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A former senior advisor at the Treasury Department pleaded guilty on Monday for leaking confidential banking records related to members of President Donald Trump’s 2016 campaign.
Fox News reported that prosecutors believed 41-year-old Natalie Edwards began obtaining the sensitive information in October 2017 and continued for one year. She would send the information she received to a BuzzFeed News reporter. The outlet published multiple articles based on the leaked information.
“Edwards was a senior adviser at Treasury’s Financial Crimes Enforcement Network, also known as FinCEN. Prosecutors said her crime began in October 2017 and continued for a year, with Edwards sending a BuzzFeed News reporter numerous Suspicious Activity Reports (“SARs”). Banks must file SARs with the Treasury Department when they spot transactions raising questions about possible financial misconduct such as money laundering, but federal law strictly limited their disclosure,” Fox reported. “The SARs related to wire transfers made by Paul Manafort and other figures in former Special Counsel Robert Mueller’s investigation, including campaign official Richard Gates, Maria Butina and the Russian Embassy.”
When she was arrested in October 2018 “she was carrying a government-issued USB flash drive containing not only thousands of SARs,” the outlet reported. She also had on that USB “highly sensitive material relating to Russia, Iran, and the terrorist group known as the Islamic State of Iraq and the Levant [ISIL, otherwise known as ISIS],” prosecutors said, according to Fox.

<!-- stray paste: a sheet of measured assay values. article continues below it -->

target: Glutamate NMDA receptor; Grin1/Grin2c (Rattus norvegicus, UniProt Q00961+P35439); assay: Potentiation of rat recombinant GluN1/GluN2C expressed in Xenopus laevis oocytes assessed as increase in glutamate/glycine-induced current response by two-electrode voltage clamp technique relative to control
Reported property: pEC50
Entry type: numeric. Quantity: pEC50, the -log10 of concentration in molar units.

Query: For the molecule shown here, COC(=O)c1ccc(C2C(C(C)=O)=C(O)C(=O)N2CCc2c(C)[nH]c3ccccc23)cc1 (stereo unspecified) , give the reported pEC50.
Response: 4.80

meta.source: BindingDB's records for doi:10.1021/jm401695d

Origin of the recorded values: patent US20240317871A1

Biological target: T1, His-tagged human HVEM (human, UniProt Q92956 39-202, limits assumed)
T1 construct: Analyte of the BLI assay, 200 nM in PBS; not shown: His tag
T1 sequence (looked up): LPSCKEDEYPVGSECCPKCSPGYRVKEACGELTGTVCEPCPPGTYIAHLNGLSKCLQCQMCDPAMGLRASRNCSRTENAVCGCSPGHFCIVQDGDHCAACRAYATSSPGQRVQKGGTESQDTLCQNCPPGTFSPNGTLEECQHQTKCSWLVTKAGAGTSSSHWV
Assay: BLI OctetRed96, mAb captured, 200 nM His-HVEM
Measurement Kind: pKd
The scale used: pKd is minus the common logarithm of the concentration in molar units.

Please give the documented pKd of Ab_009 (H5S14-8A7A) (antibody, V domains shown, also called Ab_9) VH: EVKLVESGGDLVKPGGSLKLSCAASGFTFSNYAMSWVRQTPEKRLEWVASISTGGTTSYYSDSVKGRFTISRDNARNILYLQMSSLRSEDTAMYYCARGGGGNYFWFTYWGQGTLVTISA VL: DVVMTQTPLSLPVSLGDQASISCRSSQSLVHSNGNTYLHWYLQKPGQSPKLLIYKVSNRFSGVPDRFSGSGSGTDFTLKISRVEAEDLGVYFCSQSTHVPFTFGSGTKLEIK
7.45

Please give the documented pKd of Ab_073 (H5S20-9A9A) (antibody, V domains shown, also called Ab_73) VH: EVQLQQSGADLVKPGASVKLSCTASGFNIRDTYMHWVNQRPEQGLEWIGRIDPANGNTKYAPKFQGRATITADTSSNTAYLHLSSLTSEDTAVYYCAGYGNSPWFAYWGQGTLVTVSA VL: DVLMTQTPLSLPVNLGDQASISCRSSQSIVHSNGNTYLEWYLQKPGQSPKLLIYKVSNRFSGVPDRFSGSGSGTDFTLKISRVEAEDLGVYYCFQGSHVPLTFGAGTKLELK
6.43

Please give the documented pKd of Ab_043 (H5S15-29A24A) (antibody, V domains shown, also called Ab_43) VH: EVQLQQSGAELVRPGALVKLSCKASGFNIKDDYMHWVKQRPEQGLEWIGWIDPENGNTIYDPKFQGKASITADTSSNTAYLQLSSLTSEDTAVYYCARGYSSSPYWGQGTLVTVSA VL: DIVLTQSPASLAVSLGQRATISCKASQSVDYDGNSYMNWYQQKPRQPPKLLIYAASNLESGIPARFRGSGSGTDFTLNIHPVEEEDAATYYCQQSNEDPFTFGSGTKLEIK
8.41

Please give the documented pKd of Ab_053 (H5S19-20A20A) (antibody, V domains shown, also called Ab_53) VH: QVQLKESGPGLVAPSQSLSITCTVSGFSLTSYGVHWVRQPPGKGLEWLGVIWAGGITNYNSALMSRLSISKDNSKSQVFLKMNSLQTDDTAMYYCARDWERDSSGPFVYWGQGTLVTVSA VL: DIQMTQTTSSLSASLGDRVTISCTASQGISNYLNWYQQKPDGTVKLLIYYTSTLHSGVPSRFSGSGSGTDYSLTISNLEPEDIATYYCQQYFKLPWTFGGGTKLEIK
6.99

Prosecutors said it did not appear as though Edwards had any legitimate job-related reason to have that information, as she was “not known to be involved in any official FinCEN project or task bearing these file titles or code names.”
Edwards apologized to the court, saying, “I am sorry for what I have done and I apologize to you, your honor, and the court.”
Edwards faced up to five years in prison for the charge of conspiracy for leaking the bank records, but her plea deal will result in a sentence of zero to six months in prison.
“She transmitted the SARs to the reporter by ‘taking photographs of them and texting the photographs’ using an encrypted application, according to charging documents, which showed that Edwards eventually confessed to doing so. FBI agents obtained a pen register and trap-and-trace order for Edwards’ cellphone during their investigation,” Fox reported.
Her defense argued that Edwards didn’t think the government was properly handling the information she uncovered and decided to go to the media with it instead.
“She said: ‘You know, if I can’t trust government officials to handle this, I think I can trust the media to handle this and to bring this to the attention of the American people,’” said her attorney, Marc Agnifilo.
Agnifilo also claimed prosecutors were “probably of the view that she was more politically motivated than she was for some conception like the good of our republic.”
Most of the information Edwards obtained did not result in charges against the people she targeted. Her information did provide media fodder to use against Trump and his associates, however.